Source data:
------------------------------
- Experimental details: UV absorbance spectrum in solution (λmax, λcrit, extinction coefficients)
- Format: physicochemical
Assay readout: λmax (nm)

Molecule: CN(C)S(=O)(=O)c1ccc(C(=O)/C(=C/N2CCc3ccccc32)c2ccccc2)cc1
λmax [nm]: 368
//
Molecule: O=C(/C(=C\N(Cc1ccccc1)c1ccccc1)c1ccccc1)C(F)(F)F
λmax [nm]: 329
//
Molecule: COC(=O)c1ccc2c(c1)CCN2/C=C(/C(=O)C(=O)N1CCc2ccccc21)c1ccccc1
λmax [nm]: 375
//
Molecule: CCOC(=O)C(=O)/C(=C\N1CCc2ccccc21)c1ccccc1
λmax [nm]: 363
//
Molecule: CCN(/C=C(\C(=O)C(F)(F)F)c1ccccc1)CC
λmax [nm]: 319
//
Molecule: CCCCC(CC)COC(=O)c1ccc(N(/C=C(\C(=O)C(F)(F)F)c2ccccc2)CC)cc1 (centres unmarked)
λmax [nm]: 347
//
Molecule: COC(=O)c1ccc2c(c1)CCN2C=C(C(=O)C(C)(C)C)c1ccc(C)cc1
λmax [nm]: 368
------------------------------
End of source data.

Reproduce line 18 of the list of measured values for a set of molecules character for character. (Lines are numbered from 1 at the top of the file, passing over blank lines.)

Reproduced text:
//